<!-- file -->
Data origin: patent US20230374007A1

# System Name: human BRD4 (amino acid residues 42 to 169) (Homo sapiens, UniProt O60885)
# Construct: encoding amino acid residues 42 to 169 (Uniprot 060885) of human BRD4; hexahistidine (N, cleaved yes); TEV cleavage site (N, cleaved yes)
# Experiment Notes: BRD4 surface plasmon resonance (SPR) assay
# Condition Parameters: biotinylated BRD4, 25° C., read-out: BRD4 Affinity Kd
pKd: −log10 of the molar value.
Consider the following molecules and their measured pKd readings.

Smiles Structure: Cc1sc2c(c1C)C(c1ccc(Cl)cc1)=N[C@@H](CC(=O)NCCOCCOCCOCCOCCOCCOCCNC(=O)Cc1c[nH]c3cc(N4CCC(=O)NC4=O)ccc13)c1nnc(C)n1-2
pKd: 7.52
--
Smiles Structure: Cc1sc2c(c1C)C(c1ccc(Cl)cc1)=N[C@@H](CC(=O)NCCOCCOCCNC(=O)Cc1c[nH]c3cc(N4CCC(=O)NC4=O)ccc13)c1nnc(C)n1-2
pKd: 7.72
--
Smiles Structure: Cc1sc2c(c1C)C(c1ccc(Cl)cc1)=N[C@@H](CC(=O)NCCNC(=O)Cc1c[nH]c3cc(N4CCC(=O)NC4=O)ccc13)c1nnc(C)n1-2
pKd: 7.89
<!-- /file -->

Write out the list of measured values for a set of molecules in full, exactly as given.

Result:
Data origin: patent US20230374007A1

# System Name: human BRD4 (amino acid residues 42 to 169) (Homo sapiens, UniProt O60885)
# Construct: encoding amino acid residues 42 to 169 (Uniprot 060885) of human BRD4; hexahistidine (N, cleaved yes); TEV cleavage site (N, cleaved yes)
# Experiment Notes: BRD4 surface plasmon resonance (SPR) assay
# Condition Parameters: biotinylated BRD4, 25° C., read-out: BRD4 Affinity Kd
pKd: −log10 of the molar value.
Consider the following molecules and their measured pKd readings.

Smiles Structure: Cc1sc2c(c1C)C(c1ccc(Cl)cc1)=N[C@@H](CC(=O)NCCOCCOCCOCCOCCOCCOCCNC(=O)Cc1c[nH]c3cc(N4CCC(=O)NC4=O)ccc13)c1nnc(C)n1-2
pKd: 7.52
--
Smiles Structure: Cc1sc2c(c1C)C(c1ccc(Cl)cc1)=N[C@@H](CC(=O)NCCOCCOCCNC(=O)Cc1c[nH]c3cc(N4CCC(=O)NC4=O)ccc13)c1nnc(C)n1-2
pKd: 7.72
--
Smiles Structure: Cc1sc2c(c1C)C(c1ccc(Cl)cc1)=N[C@@H](CC(=O)NCCNC(=O)Cc1c[nH]c3cc(N4CCC(=O)NC4=O)ccc13)c1nnc(C)n1-2
pKd: 7.89